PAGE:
Subject: PROJECT UPDATE
From: richard.quick-at-slug-dot-org (Richard Quick)
Date: Mon, 24 Apr 1995 23:53:00 GMT
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* Original msg to: Esondrmn-at-aol-dot-com
Quoting Ed Sonderman:
ES> I thought I'd let you know what's been happening. I built a
ES> spark gap similar to the one I saw in your video. With five
ES> 1.5" copper pipe sections set up with my shop vac to draw
ES> air down between them. I held them in place clamped from
ES> the ends with several layers of .0625 polyethylene. It did
ES> not work very well. A couple of the gaps worked correctly
ES> but two of them arced at the ends only and burned a carbon
ES> trail in the poly.
Yeah, these gaps can be a real witch to set up and run properly.
In order to get a smooth and reliable operation I had to use
plate glass strips to bracket the top and bottom of the
electrodes. This worked for awhile, but required extremely close
tolerances in the electrode construction. I ended up placing
asbestos pads on top of the glass strips to take up a little slop
in the construction tolerances: two rectangular pads per
electrode, one on either end. The pads are set so that there is a
small open space at the top and bottom of each gap. This way the
top and bottom of the electrodes where the arc may hang are not
in contact with any material at all, there is about 1/8th of an
inch between the top and bottom of each gap and the glass
It took me about three weeks of trial and error to develop a
system of electrode mounting that did not burn, crack, melt, or
break down. The trick is to use a high temp padding on glass
plates, and do not allow contact with any material directly above
or below the actual gap. Asbestos is listed as a hazardous
substance, but I have seen batting and padding made of 100%
fiberglass that would definitely work.
BTW, after running a bit with glass compression plates and
separate high temp pads sandwiching each electrode, you will see
why the other designs fail. The gaps produce hot copper ions
and a conductive film is sublimed that will short across the top
and bottom of each gap unless an open airspace is provided.
ES> Then I built a single gap and tried using my shop vac in
ES> reverse to provide an air stream to quench the gap. This
ES> worked sort of. Loud, but the coil did not perform as well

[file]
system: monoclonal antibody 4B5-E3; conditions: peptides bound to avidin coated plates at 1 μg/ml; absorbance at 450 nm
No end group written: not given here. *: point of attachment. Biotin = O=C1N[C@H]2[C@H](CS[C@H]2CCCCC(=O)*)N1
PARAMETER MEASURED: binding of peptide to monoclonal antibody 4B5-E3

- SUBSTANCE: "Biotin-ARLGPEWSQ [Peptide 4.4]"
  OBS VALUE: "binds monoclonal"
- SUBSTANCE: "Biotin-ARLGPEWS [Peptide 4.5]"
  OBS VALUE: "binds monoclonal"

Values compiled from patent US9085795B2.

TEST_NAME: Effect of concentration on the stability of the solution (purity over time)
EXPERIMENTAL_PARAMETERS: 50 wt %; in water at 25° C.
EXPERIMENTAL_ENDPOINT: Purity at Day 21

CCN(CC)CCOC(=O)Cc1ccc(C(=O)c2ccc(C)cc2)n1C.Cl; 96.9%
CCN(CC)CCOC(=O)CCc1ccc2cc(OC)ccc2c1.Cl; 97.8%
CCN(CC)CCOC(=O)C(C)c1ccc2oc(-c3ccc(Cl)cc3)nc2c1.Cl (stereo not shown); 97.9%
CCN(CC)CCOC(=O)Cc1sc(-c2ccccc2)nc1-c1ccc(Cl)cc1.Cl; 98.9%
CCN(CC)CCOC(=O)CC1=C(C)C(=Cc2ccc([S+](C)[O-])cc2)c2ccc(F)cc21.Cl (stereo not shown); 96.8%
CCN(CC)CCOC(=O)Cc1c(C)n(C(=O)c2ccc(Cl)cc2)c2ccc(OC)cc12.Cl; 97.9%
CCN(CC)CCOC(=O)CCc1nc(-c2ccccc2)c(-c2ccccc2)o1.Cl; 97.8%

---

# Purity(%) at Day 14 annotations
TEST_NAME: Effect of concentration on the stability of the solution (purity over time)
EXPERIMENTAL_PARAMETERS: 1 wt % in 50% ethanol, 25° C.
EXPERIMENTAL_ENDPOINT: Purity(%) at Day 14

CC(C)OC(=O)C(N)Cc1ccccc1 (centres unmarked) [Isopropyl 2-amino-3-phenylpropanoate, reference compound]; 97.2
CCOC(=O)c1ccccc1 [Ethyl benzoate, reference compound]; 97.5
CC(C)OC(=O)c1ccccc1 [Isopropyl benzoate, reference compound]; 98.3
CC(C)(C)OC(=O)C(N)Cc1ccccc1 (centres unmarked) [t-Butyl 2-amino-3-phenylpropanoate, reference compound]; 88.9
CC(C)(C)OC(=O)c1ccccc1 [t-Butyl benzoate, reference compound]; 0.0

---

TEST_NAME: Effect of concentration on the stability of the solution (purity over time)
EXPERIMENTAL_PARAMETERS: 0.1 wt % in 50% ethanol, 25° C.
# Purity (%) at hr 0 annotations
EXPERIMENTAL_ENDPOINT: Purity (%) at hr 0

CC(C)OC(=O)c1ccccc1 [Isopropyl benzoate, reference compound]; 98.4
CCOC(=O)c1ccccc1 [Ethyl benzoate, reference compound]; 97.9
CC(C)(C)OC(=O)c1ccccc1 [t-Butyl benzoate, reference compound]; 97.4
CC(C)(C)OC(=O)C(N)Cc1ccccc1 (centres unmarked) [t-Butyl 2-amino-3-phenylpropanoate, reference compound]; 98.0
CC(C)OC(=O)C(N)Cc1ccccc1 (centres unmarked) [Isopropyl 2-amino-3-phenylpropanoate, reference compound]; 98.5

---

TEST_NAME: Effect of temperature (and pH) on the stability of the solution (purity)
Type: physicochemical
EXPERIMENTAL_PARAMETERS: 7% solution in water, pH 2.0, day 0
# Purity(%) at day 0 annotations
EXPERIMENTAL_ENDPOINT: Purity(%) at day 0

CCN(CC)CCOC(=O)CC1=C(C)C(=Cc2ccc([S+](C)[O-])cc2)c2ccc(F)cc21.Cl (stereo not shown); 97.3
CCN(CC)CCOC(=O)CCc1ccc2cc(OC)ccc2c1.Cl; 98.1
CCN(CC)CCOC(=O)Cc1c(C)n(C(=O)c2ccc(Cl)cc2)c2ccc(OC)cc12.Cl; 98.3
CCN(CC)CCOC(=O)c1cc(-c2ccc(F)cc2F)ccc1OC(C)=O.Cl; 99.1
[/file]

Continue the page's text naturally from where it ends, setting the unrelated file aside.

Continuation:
ES> as it has been with the cylindrical gap.
The air stream must have some physical force to it. The air
stream must be focused as tightly as practical, and blown
directly into the gap. The entire output of the shop vac should
be choked down to no more than a 1" diameter at the nozzle,
preferably the entire output should focused from a nozzle no
larger in diameter than the gap is wide. While this may not seem
efficient, a special manifold or multiple nozzles could be built
allowing for mutiple port injection into the gap. Say one nozzle
from below, two nozzles facing off from each side, leaving the
top open for the ejection of the hot plasma.
ES> In all of these tests, I am still not able to get the
ES> primary to the pole pig above 125 volts. I am going on the
ES> assumption that this is still due to inadequate quenching of
ES> the gaps and I am essentially shorting the HV outputs of the
Yeah, that is what's happening.
ES> I now have some resistive load in series with the welder -
ES> about 8000 watts of heaters and oven elements. The primary
ES> current is limited to about 15 amps at this time. The
ES> secondary should be about 7500volts. This should put the
ES> secondary current at about 200 to 250 ma. I am surprised
ES> that my existing gaps can't quench this. It is only about
ES> 1900 watts and I was running at about 1400 watts with my
The pig is a different breed of transformer. The shell wound core
is designed not to saturate at all in normal operation, where the
neon is designed to fully saturate. The output voltage of the
neon drops way off when a high current demand in placed on it;
the core saturates and the field flux is bypassed through the
shunts to choke off the current flow. External current limiting
(on a pig) is not that same as core saturation and bypassing in a
neon. The pig is designed to pass enough energy to acomplish real
work, and the output does not exhibit a voltage drop like a neon
and there is nothing internal to choke off the current flow.
The resistive load is effective to smooth things out and make
things more manageable. I am sure you noticed the resistance took
the nightmare edge off of the system and made life much easier on
the variac(s). But resitive and inductive ballasting do not turn
a pig into a neon. There is just no comparison.
ES> My next project is a rotary gap.
The rotary in series with a static gap will get you straightened
out and will allow you to undo the short circuit across the HV
bushings of the pig. This gap combination will redirect the
energy back into the tank circuit and will allow you to open the
power supply up. By using a quenching static gap in series with a
well designed rotary, the rotary gap can deliver very short dwell
time. In the end it is pretty easy to get a gap system that will
commutate and quench. A properly designed rotary/quencher gap
system on a pig will deliver spark gap performance that you won't
ever see out of a simple static gap on a neon. Of course it does
take time to put it all together.
... If all else fails... Throw another megavolt across it!
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